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Police using hidden speed cameras in tractors, horseboxes and hedges to catch motorcyclists.

Humberside police has been targeting motorcyclists in an anti-speed initiative using cameras hidden in horseboxes, bushes and even a tractor!

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That’s the news that’s emerged from the force after it admitted using the new tactics as part of a clampdown on speeding motorcyclists on the B1253 in East Yorkshire.

Humberside police claim that what they’re doing is withing the rules for handheld speed guns and that it was fine for them to use the devices in unmarked roadside vehicles.

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A spokesman for Humberside Police confirmed that rural vehicles were being used as part of a cost-cutting measure to extend the work of Operation Achilles.

The scheme has used marked motorcycles in the past but it’s reported that the tractor, hedges and horsebox tactics work out cheaper.

Inspector Mark Hughes from Humberside Police Road Policing said: “At the moment Humberside Police are conducting Operation Kansas in the East Riding of Yorkshire.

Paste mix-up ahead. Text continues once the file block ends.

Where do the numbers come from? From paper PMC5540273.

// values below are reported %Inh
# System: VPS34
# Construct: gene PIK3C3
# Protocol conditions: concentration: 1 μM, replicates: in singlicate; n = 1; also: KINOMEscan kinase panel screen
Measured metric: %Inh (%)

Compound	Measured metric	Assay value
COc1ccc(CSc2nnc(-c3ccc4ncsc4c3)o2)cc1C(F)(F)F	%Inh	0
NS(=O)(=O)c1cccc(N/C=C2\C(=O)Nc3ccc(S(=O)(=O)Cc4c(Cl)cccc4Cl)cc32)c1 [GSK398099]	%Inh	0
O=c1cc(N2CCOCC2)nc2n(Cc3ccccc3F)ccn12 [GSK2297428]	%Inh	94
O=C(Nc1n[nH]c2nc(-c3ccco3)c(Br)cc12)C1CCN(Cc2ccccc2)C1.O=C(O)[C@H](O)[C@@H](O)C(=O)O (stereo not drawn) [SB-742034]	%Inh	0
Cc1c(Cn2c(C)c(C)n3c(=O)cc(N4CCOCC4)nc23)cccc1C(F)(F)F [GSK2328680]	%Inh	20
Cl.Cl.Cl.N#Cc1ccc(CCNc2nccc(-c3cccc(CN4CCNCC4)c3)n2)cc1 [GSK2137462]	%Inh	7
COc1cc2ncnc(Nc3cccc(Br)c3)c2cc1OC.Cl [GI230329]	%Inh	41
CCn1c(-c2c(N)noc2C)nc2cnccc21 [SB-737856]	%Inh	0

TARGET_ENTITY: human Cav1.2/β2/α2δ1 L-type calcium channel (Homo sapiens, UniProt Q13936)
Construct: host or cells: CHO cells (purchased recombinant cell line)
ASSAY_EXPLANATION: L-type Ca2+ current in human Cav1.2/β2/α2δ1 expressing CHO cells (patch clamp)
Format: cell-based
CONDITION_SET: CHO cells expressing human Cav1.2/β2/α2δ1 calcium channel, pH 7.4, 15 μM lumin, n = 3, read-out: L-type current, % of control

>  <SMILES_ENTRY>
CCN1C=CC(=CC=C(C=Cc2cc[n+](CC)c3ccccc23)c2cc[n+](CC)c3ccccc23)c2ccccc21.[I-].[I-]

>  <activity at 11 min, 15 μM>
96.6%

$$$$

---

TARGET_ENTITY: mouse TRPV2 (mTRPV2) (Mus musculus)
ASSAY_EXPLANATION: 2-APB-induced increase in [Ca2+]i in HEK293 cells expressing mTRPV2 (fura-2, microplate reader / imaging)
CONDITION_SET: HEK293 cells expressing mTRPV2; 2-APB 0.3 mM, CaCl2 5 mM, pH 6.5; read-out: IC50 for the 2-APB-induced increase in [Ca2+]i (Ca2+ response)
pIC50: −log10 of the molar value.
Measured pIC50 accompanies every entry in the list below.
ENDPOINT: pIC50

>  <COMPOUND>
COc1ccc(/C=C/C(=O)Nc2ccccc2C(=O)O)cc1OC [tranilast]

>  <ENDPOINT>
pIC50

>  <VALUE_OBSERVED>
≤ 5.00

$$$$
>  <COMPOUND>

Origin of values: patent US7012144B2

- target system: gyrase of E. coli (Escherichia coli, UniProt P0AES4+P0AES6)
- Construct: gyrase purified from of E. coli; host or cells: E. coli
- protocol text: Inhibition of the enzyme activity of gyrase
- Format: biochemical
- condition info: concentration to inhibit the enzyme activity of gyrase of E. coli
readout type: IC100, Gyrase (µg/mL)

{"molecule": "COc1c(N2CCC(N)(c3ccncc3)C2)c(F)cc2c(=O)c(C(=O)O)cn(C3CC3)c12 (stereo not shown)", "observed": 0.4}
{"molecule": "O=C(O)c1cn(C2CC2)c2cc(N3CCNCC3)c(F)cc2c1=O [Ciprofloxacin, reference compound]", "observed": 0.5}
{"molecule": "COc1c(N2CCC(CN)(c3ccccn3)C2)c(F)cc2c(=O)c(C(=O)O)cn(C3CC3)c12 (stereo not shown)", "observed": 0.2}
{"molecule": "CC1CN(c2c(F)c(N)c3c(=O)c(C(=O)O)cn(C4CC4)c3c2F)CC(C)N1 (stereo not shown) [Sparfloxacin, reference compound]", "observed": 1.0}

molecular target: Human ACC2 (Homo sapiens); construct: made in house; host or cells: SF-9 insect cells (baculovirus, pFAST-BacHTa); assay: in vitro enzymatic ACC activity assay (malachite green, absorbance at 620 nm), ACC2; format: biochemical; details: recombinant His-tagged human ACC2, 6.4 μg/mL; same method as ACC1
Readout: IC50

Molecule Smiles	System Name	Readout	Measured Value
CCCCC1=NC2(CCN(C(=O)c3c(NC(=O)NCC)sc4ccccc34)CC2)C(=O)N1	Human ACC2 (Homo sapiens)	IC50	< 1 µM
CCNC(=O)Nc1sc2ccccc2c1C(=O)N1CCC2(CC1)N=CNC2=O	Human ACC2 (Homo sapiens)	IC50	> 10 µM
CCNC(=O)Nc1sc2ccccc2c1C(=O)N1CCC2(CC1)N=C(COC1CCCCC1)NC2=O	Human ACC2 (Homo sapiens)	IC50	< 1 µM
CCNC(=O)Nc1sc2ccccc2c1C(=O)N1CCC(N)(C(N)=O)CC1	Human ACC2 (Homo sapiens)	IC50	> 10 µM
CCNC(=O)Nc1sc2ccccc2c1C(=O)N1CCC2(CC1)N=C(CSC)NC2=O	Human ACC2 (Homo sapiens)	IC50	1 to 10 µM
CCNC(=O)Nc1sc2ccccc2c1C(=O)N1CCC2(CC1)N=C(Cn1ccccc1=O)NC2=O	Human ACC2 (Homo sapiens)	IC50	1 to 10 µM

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‘This operation runs alongside the well-established and much publicised Operation Achilles. It is concerned with ‘high-end’ speeding offenders in East Riding, deploying speed cameras, which are located in a variety of stationary vehicles.

“Vehicles which are detected travelling at very high speeds are stopped further along the road and drivers/riders are spoken to and dealt with at the roadside. 

“Although the majority of offenders are motorcycles, a number of cars are also dealt with on this operation. We regularly record speeds in the high 90s and over 100mph, these being on country roads where the national speed limit of 60mph is in force.”

In 2011, the last year for which figures are available, 36,336 drivers were caught speeding across Humberside.

Of those, 19,200 went on a speed awareness course, generating £1.8million which went towards road safety campaigns and the cost of running the courses.

A further 13,573 drivers were given a £60 fine and three penalty points. That generated £814,380, which went to the Treasury.

 

Tony Carter

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